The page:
retold by Richard L. Dieterle
The first man that Earthmaker created suffered from defects, so the Creator tossed him into the far north. Not long afterwards, evils began appearing among the new people that Earthmaker had just recently created. One of these evils took the form of a man, and since he was the first of them to be created, he was called Kunu (First Born Male). He traveled from village to village gambling with everyone he could find. Kunu had remarkable skill and good fortune, so that he was victorious at whatever he played. Soon he had won the smaller possessions of humanity and they were now at a loss as to what they might bet. "Why not bet those things that Earthmaker created just for you?" he suggested. So they wagered maize, beans, and vegetables; they staked the fruit of the trees; and finally they bet every kind of animal that was good for food. All these they lost. Nor did it end there. "Why not bet your women?" urged Kunu. The men thought, "We have nothing by which to live anyway, as he has won all the bark and skins by which we may build shelters; and all the meat, fruit, and vegetables that we might eat. Perhaps this way we shall be able to win them back." So they consented to stake their women on the outcome of the game. Mightily they exerted themselves, but at the end of four days they had lost all their women. Then Kunu claimed all his winnings. All the corn of the world he compressed so that it grew in a small field next to his lodge where he could closely guard it. He did the same with everything else. The maple trees he reformed into one single giant tree, whose syrup flowed down like a spring brook from the mountains. All the women and girls he transformed into a single beautiful woman, and her he kept in his own lodge. Thus Kunu guarded all the earthly possessions of humanity, and men began to starve.
The good spirits held a council and decided that they must descend among the humans to save them. Many came down to help: Hare, Turtle, the Thunder Hešučka (Redhorn), and even Trickster. They appeared as human beings and promptly challenged Kunu to a game of chance. Kunu asked them, "Exactly what are you going to wager? The last time I looked, I seem to own everything that there is in the world." "Not one thing," they replied, "we can still bet ourselves and if you win, we will become your slaves." "All right!" he replied. Hare and his allies were to compete against Kunu and all the evil spirits allied with him. They would play at "Jack Pines," a game in which a bundle of twigs is thrown in a pile and the player runs a stick down the middle of the pile and attempts to push aside an even number of sticks. Kunu went first, but he chose Partridge to be the player so that he could use his bill as a stick. Partridge thrust his bill into the pile and was pulling out an even number of twigs when Turtle suddenly took in such a deep breath that, unexpectedly, he sucked one of the twigs into the other pile. Kunu had never lost and was amazed at his own failure. Then Hare sent Crane forward to use his bill as a stick. The tall blue bird easily separated out an even dozen, and so the people won back many of their former possessions. Thus Kunu was only too happy to schedule another match.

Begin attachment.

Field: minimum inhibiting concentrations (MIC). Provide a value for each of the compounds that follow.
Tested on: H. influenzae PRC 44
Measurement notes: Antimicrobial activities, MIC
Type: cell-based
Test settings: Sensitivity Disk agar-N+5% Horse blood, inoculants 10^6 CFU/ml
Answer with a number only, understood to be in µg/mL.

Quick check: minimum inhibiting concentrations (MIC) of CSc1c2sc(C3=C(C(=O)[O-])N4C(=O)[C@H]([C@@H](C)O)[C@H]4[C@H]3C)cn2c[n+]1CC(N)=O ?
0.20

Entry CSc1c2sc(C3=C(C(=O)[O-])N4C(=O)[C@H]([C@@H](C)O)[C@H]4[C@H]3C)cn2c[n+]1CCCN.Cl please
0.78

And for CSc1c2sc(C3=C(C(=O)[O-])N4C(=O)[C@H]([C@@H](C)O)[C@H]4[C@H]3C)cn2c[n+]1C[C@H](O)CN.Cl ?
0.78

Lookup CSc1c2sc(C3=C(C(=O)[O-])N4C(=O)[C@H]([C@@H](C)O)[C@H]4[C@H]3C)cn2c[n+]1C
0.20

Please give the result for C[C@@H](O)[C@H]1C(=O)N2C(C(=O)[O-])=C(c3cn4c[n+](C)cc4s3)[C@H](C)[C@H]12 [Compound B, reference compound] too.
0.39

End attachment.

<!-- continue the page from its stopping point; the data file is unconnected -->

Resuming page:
The next time they met, they agreed to play "Stare," a game in which two opponents would sit opposite each other with their eyes wide open, and the first one to blink would lose the match. The good spirits knew that Kunu would choose Owl as his player, for who could keep his eyes wide open longer than an owl? The good spirits looked around for someone who could hold his own against Owl. The Trickster spoke up and said, "I could last until about noon, but after that it will be very difficult." Hešučka, the Thunderbird, stepped forward and said that he could exert his special powers if Trickster could last that long; but when he could hold out no longer, he was to make a sign by squirming in his seat. When they met for the game, just as they had thought, Kunu brought Owl forward as his champion. Trickster and Owl stared at each other all morning without either one of them so much as twitching an eyelid. But just after the sun reached the zenith, Trickster stirred in his seat. When the evil spirits saw this they shouted for joy, thinking that Trickster was about to lose. Just then Hešučka shot a single raindrop into one of Owl's eyes so that he blinked. The humans let out a victory whoop, but Kunu cried foul. Turtle, using all his oratorical skills, persuaded Kunu that Trickster had won. Thus the people once again won back many of their possessions.